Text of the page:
Garth Ranzz

Garth Ranzz, also known as Live Wire and Lightning Lad, is a fictional comic book superhero appearing in books published by DC Comics, usually those featuring the Legion of Superheroes, a 30th and 31st century group of which he is a founding member. He has the superhuman ability to generate electricity, usually in the form of lightning bolts.

Laurel Gand

Laurel Gand is a fictional superheroine in the 30th/31st-century DC Comics universe, and a member of the Legion of Super-Heroes. She was created as a replacement for Supergirl in post-Crisis on Infinite Earths Legion continuity. She was also inspired by elements of Superman's supposed descendant Laurel Kent (who, in post-Crisis, pre-Zero Hour continuity, was revealed to be a Manhunter android).

Legends (comics)

Legends was a comic book crossover story line that ran through a six-issue, self-titled limited series and various other titles published by DC Comics in 1986 and 1987. Each of the individual crossover/tie-in issues had a Legends Chapter # header added to their trade dress.

The series was plotted by John Ostrander, scripted by Len Wein, pencilled by John Byrne, and inked by Karl Kesel.

Legion of Super-Heroes

The Legion of Super-Heroes is a fictional superhero team appearing in American comic books published by DC Comics. Created by writer Otto Binder and artist Al Plastino, the Legion is a group of superpowered beings living in the 30th and 31st centuries of the DC Comics Universe, and first appears in Adventure Comics #247 (April 1958).

Initially, the team was closely associated with the original Superboy character (Superman when he was a teenager), and was portrayed as a group of time travelers. Later, the Legion's origin and back story were fleshed out, and the group was given its own monthly comic. Eventually, Superboy was removed from the team altogether and appeared only as an occasional guest star.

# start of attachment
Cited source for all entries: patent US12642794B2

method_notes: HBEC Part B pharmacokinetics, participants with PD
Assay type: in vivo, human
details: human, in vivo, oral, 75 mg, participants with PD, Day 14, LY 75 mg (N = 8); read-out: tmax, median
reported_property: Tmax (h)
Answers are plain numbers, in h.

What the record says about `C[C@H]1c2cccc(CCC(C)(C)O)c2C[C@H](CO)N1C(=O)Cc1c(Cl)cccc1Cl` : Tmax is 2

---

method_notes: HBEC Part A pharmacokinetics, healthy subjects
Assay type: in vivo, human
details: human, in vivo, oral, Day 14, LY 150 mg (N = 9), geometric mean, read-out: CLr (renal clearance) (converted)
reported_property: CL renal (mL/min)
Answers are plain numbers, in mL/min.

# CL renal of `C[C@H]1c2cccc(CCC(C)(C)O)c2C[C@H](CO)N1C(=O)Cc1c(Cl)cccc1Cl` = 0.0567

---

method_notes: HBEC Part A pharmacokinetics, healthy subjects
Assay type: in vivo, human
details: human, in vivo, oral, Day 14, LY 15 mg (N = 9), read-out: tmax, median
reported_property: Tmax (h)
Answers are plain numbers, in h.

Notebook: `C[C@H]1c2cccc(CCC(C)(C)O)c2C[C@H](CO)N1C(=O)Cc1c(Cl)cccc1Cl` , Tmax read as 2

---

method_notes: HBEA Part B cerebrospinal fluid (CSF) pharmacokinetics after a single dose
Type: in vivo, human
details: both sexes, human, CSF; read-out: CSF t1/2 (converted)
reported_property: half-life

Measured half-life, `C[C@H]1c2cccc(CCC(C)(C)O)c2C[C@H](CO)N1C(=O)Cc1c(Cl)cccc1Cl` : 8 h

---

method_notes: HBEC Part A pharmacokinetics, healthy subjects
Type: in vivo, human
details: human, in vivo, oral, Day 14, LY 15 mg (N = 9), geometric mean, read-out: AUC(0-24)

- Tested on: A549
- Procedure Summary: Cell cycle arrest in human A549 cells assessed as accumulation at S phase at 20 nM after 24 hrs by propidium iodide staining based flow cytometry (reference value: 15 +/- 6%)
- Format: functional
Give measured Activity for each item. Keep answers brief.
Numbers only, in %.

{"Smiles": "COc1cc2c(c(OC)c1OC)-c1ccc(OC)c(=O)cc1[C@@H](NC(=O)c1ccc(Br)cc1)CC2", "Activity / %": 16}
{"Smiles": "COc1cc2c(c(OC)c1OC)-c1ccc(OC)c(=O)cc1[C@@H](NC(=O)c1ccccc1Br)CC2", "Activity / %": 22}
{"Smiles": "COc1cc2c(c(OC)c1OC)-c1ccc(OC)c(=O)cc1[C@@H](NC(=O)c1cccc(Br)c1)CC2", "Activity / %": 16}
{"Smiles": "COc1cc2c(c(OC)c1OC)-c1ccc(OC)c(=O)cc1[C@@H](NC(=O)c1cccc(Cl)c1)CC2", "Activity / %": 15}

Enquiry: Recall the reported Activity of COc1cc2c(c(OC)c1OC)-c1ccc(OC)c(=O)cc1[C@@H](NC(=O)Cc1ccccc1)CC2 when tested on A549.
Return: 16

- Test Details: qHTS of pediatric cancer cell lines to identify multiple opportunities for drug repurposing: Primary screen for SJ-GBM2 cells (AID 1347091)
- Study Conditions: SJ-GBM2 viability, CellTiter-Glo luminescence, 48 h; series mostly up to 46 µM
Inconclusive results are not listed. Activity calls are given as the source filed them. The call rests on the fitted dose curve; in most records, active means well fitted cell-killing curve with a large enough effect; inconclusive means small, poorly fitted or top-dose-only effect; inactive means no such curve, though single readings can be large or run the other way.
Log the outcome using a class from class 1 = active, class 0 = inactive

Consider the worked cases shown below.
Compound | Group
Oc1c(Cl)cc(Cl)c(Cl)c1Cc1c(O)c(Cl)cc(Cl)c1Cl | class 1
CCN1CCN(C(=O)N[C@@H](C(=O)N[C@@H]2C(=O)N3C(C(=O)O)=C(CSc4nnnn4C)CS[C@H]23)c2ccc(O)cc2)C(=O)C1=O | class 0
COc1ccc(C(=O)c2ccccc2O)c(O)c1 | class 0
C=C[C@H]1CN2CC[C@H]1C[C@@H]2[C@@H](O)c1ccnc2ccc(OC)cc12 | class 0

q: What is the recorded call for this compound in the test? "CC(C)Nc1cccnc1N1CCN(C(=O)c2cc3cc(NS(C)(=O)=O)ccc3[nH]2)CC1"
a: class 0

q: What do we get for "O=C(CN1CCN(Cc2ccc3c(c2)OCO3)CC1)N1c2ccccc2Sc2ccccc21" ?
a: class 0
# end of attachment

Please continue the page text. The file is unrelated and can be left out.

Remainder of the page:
The team has undergone two major reboots during its run. The original version was replaced with a new rebooted version following the events of the "Zero Hour" storyline in 1994 and another rebooted team was introduced in 2004. A fourth version of the team, nearly identical to the original version, was introduced in 2007.

Legionnaires 3

Legionnaires 3 is a four-issue comic book limited series published by DC Comics in 1986, the second limited series to feature the Legion of Super-Heroes. It was written by Keith Giffen and Mindy Newell, pencilled by Ernie Colón, and inked by Karl Kesel. The series pits the Legion's three founders against one of their deadliest enemies, the Time Trapper.

List of Legion of Super-Heroes members

The Legion of Super-Heroes is a superhero team in comic book series published by DC Comics. The team has gone through various iterations, along with two separate reboots. Starting with the founding trio of Cosmic Boy, Lightning Lad, and Saturn Girl, all versions of the team include teenage superheroes from several planets and alien races. In some versions, the team swells to two dozen or more members, with different sub-groupings, such as the Legion of Substitute Heroes.

Magnetic Kid

Magnetic Kid (Pol Krinn of the planet Braal) is a fictional comic book superhero in the DC Comics universe. He has the superhuman power of generating and controlling magnetism. He first appeared as a child in Adventure Comics #335 (August 1965), and joined the Legion of Super-Heroes in volume 3, #14 (September 1985). His brother was the Legionnaire Cosmic Boy.